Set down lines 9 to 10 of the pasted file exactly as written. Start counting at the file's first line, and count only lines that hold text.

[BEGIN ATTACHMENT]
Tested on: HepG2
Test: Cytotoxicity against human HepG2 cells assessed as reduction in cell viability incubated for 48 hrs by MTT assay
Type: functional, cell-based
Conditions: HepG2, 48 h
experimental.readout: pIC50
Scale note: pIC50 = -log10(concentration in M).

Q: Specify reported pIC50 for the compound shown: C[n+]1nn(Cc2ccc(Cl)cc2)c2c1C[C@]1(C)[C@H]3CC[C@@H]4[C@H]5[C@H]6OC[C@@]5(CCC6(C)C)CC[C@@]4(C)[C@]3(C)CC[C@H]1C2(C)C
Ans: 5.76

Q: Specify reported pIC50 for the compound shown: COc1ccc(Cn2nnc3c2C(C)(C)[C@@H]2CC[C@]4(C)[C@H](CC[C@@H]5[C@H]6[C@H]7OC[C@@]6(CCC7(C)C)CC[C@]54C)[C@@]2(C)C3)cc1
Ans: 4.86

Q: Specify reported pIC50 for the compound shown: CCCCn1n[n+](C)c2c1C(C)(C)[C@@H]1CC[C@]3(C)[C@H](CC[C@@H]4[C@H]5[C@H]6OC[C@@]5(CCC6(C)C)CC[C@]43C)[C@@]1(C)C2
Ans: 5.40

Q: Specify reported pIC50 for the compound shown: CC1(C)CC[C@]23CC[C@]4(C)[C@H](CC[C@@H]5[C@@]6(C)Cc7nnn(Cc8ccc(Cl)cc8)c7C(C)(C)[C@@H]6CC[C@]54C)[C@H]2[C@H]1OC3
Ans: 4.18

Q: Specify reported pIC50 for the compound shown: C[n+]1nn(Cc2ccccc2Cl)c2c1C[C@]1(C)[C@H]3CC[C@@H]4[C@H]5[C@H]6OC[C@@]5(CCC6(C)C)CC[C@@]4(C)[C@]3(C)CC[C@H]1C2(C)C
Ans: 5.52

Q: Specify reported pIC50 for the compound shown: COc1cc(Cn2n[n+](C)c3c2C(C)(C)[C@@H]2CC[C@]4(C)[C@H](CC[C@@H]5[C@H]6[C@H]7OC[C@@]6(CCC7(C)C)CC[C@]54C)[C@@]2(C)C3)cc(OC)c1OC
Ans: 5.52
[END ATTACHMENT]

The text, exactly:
Q: Specify reported pIC50 for the compound shown: COc1ccc(Cn2nnc3c2C(C)(C)[C@@H]2CC[C@]4(C)[C@H](CC[C@@H]5[C@H]6[C@H]7OC[C@@]6(CCC7(C)C)CC[C@]54C)[C@@]2(C)C3)cc1
Ans: 4.86